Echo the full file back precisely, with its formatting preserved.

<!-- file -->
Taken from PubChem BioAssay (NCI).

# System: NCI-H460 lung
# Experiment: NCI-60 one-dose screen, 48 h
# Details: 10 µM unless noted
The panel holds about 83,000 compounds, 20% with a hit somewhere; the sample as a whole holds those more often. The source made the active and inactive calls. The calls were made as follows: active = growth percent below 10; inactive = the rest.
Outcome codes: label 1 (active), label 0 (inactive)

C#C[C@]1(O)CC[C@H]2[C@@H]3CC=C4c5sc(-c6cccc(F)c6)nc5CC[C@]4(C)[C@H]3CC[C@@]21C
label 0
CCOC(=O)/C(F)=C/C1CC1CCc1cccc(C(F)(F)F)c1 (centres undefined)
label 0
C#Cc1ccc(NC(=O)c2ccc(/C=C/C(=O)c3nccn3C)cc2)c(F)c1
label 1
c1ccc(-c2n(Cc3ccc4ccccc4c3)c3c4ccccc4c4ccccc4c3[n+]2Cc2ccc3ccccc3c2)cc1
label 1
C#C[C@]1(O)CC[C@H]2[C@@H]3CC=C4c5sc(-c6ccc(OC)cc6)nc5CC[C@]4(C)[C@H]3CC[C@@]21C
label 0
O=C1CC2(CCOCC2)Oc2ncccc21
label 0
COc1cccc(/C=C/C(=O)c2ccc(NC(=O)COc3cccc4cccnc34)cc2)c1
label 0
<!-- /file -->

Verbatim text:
Taken from PubChem BioAssay (NCI).

# System: NCI-H460 lung
# Experiment: NCI-60 one-dose screen, 48 h
# Details: 10 µM unless noted
The panel holds about 83,000 compounds, 20% with a hit somewhere; the sample as a whole holds those more often. The source made the active and inactive calls. The calls were made as follows: active = growth percent below 10; inactive = the rest.
Outcome codes: label 1 (active), label 0 (inactive)

C#C[C@]1(O)CC[C@H]2[C@@H]3CC=C4c5sc(-c6cccc(F)c6)nc5CC[C@]4(C)[C@H]3CC[C@@]21C
label 0
CCOC(=O)/C(F)=C/C1CC1CCc1cccc(C(F)(F)F)c1 (centres undefined)
label 0
C#Cc1ccc(NC(=O)c2ccc(/C=C/C(=O)c3nccn3C)cc2)c(F)c1
label 1
c1ccc(-c2n(Cc3ccc4ccccc4c3)c3c4ccccc4c4ccccc4c3[n+]2Cc2ccc3ccccc3c2)cc1
label 1
C#C[C@]1(O)CC[C@H]2[C@@H]3CC=C4c5sc(-c6ccc(OC)cc6)nc5CC[C@]4(C)[C@H]3CC[C@@]21C
label 0
O=C1CC2(CCOCC2)Oc2ncccc21
label 0
COc1cccc(/C=C/C(=O)c2ccc(NC(=O)COc3cccc4cccnc34)cc2)c1
label 0